Part IV: Waimea Falls and Pearl Harbor, with a shot of me at lunch and a panoramic view thrown in for good measure.
The trouble with tourist traps is that the people flock there for a reason. I’m always like, do I want to be one among the hundreds? Of course it depends on the attraction, and in the case of Waimea Falls and Pearl Harbor, I’m glad I went. I may not have been as moved as I was at the top of Tantalus Road, where my husband & I were alone with our quiet conversation and the view, but I am recommending these sites regardless.
I. Waimea Falls
When I asked the Real Learning ladies where to go on Oahu, lovely Elizabeth responded, “Two words: Waimea Falls.”
She was right, as always. (Elizabeth is not one to steer us wrong, ever.)
In Hawaiian, Waimea Falls means “trickling water.” Aren’t those Hawaiians funny? The Falls are only part of a beautiful, hike-ish walk through Waimea Valley, which is now run by the National Audubon Society and which means that, among other things, there are nifty little labels in Latin on much on the plant life as well as an over-priced but very fun gift shop.
Here are the Falls.
Here is me, poking at some bamboo.
Here is a funky plant and its fruit, which I think are apple bananas. I tried some of those in Hawaii; they are very sweet and yummy.
A big attraction for all the pasty-white tourists is to swim in the pond and experience the Falls firsthand. I opted not to join the gang, and instead documented the pasty-white love of my life on his journey.
Step 1: enter the pond and shriek, “Brr!” I was told by a lady just emerging that the water temperature was like Lake Superior in July. I’ve been in Lake Superior in July. It’s cold.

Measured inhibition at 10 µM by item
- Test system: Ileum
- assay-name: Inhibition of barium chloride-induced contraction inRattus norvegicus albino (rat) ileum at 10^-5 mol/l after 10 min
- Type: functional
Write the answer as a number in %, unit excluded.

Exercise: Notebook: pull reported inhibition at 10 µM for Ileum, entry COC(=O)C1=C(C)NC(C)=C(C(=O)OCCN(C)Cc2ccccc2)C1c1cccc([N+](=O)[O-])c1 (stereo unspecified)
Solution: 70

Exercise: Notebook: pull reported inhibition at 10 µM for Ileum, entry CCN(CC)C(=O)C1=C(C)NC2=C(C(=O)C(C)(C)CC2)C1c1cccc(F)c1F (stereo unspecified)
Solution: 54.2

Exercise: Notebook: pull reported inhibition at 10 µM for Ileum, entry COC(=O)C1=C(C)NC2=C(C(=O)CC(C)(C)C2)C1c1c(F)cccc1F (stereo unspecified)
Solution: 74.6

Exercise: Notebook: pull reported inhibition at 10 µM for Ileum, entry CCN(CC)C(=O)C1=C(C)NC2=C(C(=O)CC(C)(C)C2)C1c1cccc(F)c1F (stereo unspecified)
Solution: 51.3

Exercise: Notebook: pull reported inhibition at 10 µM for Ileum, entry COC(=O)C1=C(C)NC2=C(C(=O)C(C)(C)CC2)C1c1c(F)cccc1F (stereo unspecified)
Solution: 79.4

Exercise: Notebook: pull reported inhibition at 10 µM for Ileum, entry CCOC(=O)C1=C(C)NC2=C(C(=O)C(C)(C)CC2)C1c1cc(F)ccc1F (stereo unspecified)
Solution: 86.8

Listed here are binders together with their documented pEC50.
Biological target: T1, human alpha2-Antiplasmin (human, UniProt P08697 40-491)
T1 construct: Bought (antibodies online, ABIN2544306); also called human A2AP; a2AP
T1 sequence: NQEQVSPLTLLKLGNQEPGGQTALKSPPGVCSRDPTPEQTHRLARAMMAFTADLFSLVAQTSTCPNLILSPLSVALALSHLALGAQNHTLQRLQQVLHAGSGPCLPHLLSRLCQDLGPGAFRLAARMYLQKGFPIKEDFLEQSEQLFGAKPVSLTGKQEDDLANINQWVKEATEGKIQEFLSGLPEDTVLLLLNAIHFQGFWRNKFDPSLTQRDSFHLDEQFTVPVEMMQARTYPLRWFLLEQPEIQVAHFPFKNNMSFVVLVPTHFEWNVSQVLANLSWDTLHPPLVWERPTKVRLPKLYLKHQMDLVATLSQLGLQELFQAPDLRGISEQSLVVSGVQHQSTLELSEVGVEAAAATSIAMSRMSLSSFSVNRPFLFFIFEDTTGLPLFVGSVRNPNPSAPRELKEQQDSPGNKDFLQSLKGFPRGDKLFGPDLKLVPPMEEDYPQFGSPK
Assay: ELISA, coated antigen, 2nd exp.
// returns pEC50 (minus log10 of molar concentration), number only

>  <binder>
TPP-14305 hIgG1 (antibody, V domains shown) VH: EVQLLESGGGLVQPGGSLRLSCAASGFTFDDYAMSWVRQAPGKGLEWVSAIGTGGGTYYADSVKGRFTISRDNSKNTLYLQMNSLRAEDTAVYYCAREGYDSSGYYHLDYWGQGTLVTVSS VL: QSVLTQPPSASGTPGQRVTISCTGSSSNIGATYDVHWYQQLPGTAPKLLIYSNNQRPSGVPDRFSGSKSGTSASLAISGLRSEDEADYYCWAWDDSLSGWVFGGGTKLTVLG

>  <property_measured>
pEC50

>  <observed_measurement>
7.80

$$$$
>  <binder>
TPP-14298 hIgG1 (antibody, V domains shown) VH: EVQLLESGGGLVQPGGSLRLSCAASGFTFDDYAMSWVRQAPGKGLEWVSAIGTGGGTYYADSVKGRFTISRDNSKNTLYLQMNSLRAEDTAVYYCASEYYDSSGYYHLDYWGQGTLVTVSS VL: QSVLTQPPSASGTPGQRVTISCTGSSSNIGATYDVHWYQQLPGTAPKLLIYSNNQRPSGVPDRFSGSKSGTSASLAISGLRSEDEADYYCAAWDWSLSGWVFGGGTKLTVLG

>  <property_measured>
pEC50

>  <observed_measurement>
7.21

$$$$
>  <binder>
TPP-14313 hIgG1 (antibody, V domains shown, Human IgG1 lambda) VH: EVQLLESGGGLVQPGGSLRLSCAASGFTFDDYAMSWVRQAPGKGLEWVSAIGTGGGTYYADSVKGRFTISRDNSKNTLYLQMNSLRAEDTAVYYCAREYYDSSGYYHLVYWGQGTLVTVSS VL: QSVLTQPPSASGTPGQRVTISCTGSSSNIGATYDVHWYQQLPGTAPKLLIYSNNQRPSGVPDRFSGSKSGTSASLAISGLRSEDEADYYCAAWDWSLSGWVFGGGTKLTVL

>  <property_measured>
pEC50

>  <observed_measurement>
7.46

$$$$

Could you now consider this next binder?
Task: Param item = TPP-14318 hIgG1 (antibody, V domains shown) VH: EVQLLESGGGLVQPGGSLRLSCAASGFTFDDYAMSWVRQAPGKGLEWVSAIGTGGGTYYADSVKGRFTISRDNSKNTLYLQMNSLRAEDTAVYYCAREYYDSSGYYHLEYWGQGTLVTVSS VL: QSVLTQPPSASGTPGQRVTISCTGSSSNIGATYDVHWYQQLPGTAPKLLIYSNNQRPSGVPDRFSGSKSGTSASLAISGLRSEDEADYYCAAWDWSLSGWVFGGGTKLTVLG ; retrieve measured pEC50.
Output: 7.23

Step 2: paddle like a puppy ’til you get there.
Woops. I beg your pardon. I have just been informed by my husband that he did not do the dog paddle to get there, thank you very much. Alright. Scratch the “paddle like a puppy” line.
Step 2: swim like a manly man ’til you arrive.
Step 3: catch your breath while your wife snaps countless photos. I’m only posting one, of course.
All in all, we spent a very nice afternoon at Waimea Valley. Then, when we got back to our vehicle, we found this guy showing off. I regretted that he didn’t pick a more picturesque place to fan his feathers and probably should have photo-shopped out the car & the van before posting this. It was pretty cool, though.
Here’s a photo of me and my boss, Tom Bengston. He is the managing editor of the Couple to Couple League’s magazine Family Foundations (for which I write) and just happened to be in town on business at the same time that we were.
The conversation and the people-watching were great; the food, not as. I had a hamburger. It was dry.
I didn’t know how I would react to Pearl Harbor. My father fought in World War II (the Pacific Theatre) and saw a lot of combat. For that reason, I have strong emotional ties to this period in history.
I wept throughout Saving Private Ryan and during a visit to the D-Day Museum in New Orleans, where I went so far as to approach a museum volunteer wearing an “I served in WWII” badge and–to my husband’s embarassment and the volunteer’s– sobbed out the words, “Thank you for what you did!”
At the Arizona Memorial, though, I felt…well, I felt distracted and a bit detached. I think it was the countless people that were there that day. I wanted to be alone with my thoughts and I wasn’t.
It is a very stirring and beautiful memorial, nonetheless.
To end this post on a breath-taking and happy note, this view was by far one of the highlights of our vacation! Tantalus Road is 10 miles long and winding. It’s a slow-going trip but oh-so-worth-it when at long last you step out of the car and see all of Honolulu spread out before you. In one word, it was: Wow.
The next post in this series, Eternal Truths & Lasting Beauty, will be the last one.
Ambitious title, eh? Well, what can I say. Hawaii’s inspiring.
And you’re thinking, Obviously. It’s taking you how long (and how many posts) to process the experience? : )
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